Three parties entered the Quebec election with a chance to win, and while the PQ appears to be stumbling to victory, it’s nearly impossible to predict what will happen on Tuesday.
Of course, that’s not stopping anyone.
Even in the best of times, seat projections are an inexact science, but this is an election where they might not fare much better than the TSN playoff monkey.
Unlike Herman Cain, I’m not someone who distrusts the polls – but as the Alberta election showed us, shaky methodology and a volatile electorate can lead to journalists frantically re-writing their copy on election night. A robo-dialled Forum poll last week showed the Liberals riding a post-debate momentum wave to a 6-point lead over the PQ and an 11-point lead over the CAQ. That poll sticks out like an anglo at a PQ rally, but it’s still being included in the cumulative poll projections, and whose to say we won’t get another outlier in the final week?
Complicating things is the turnout issue. We know the PQ and Quebec Solidaire vote skews younger and young people are too busy smoking pot and listening to loud rock and roll music to bother voting…but are the polls factoring this in? Do the student protests change this? It really comes down to which party’s supporters are most motivated after an uninspiring August election, and I don’t think there’s a clear answer to that question. 308.com gives the Liberals an “advantage” for being in government, but this is based on a study of just 16 elections, and I’m not convinced it will translate through to a party that’s on the way out of power. And if it does, the other seat projections are under-estimating Liberal support.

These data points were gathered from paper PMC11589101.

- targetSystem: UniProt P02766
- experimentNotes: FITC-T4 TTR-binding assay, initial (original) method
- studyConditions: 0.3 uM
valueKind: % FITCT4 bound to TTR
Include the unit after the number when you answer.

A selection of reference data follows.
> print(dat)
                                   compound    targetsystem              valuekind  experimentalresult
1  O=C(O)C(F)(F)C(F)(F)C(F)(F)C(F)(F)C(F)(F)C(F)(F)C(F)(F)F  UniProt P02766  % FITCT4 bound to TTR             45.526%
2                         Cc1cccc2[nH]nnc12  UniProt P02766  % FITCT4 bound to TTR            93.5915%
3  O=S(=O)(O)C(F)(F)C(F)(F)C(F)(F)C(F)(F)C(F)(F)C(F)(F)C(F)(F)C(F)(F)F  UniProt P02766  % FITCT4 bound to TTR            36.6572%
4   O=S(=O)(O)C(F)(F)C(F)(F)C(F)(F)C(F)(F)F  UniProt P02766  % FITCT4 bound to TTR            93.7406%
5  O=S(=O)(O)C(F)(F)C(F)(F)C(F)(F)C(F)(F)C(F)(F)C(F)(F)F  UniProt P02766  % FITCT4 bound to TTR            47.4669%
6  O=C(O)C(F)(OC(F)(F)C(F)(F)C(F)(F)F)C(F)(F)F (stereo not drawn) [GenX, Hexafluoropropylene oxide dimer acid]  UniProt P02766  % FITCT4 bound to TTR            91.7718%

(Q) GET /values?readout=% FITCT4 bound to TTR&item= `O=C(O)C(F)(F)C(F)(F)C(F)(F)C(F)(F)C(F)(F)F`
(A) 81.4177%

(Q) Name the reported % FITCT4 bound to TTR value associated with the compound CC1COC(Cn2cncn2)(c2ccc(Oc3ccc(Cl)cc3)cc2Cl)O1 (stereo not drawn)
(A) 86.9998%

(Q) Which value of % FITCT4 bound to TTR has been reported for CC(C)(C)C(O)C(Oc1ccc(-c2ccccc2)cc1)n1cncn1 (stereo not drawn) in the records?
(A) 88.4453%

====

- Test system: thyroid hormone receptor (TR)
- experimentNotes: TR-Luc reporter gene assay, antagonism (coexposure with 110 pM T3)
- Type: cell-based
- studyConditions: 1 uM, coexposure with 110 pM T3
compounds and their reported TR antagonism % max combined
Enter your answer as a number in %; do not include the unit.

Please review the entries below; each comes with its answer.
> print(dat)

Even if we had 100% confidence in the polls, transferring that confidence to seat projections is a recipe for disaster. Seat projections work reasonably well when there’s a good baseline to work off and relatively uniform shifts. Last year’s Manitoba election is a good example of this – with support levels only moving slightly from 2007, seat projections were spot on the money.
The problem with this election is that we’re dealing with a jumble of 3-way races and the rise of a new party, so there’s no baseline to work off. We can’t simply assume the CAQ will build off ADQ support uniformly, because this is a very different “third party” than the one Quebecers rejected four years ago, and they’re targeting a different type of voter.
So even when we’re treated to detailed regional numbers, there’s no way of knowing how that vote will transfer to individual ridings. Precise regional splits are a rare luxury, as many polls treat “Montreal”, “Quebec City”, and “Rest of Quebec” like three distinct and uniform regions. Anyone who has looked at riding-by-riding results in Montreal will know that’s certainly not the case.
My gut feeling is we’re heading for a Marois minority (and we all know how much she hates minorities!), but conditions are ripe for a surprise. Tune in Tuesday.